What Are The Latches?

Latches are used to temporarily join two moving parts. They act by releasing the coupling, allowing the two parts of the assembly to separate. They are attached to doors and enclosures. These are used in seat belts. Different designs have different actuations, mounting options, and hold-ups.

Door Latches

General door latches close gates and doors. They can be a sliding bolt that stops the door from swinging or a hook that keeps it closed to prevent sliding and swinging.

  • Deadbolts door latches cannot be extended with keys or pulled back by knobs. It does not include a bolt-spring. It doesn’t latch automatically when the door closes. The bolt can’t be pulled to retract it once extended.
  • Doorknob deadlatches have a long history. A deadlatch typically has two bolts. The main bolt is used to keep the door shut, while the smaller bolt protects against tampering. Each bolt contains a spring. The main bolt has a cylindrical end with a rounded top; the deadlatch lies next to it. As the door closes and the main bolt slides against its strike plate lip, the main bowl will slide in. The bolt retracts temporarily. It looks after the main bolt is in its place.

Types Of Latches

  • Bolt Latch

Bolt latches come in the form of a bolt. The bolt can be held by the barrels, which lock the latch. The handle can be passed through the non-continuous loop. To lock or unlock a bolt-latch, simply slide the bolt in the socket.

  • Spring Latch

Spring latches are similar in design to bolt latches. However, they have an automatic bolt extension. Spring designs do not allow bolts to be extended.

  • Compression Latch

Cam latches called compression latches have modified arms that compress the frame and door when closed. When you push the door and activate the latch, or turn the latch multiply, compression can be created.

  • Draw Latches

A toggle latch or draw lock has a part that is always in tension. They are used in applications that require strong closing force to prevent water, dust, or leaks.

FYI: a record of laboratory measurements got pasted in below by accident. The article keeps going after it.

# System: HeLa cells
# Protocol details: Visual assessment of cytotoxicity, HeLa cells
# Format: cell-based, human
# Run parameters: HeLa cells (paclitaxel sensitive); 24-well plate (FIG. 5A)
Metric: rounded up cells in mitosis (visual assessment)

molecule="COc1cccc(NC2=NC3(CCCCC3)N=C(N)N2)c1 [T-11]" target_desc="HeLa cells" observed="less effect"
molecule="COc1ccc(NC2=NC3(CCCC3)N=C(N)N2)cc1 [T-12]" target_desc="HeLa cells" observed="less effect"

• Over Center Latches

Over centre latch have minimal actuation force and strong closing forces. The lever is designed to create a mechanical advantage so that enough tension can be created with minimal force.

  • Cane Bolt Latches

The cane bolt latches are simple and have one L-shaped spring-loaded bolt connected by two knuckles. Spring-loaded bolts engage the keeper when they are turned and forced forward. They can also be reversed to remove the latch.

  • Pawl Latch

A pawl locking mechanism has a rotating cam that can lock and unlock. The latch can be engaged with a keeper/door frame by turning the quarter-turn of its pawl.

  • Multi-Point Latch

Multi-point locks have a long handle with 2 bars. The handle turns to engage and disengage the keepers.

  • Quarter-Turn Latches

Quarter-turn latches refer to several types of cam-engaged locks. Quarter-turn locks can be opened and closed with various tools, keys, and methods.

  • Snap Latches

Trigger locks are flush-mounted to enclosures or doors. They’re locking compression latches.

  • Twist Latch

Twist-latches, also known by the name butterfly latches or simply twists, is made up of a rotating cam and a straight or curved slide. The latch keeper is a flat metal component that connects the slide and bracket.

  • Bars

Bars are primitive latches. They are made from bigger beams and bolts. They can hold large and heavy doors and gates.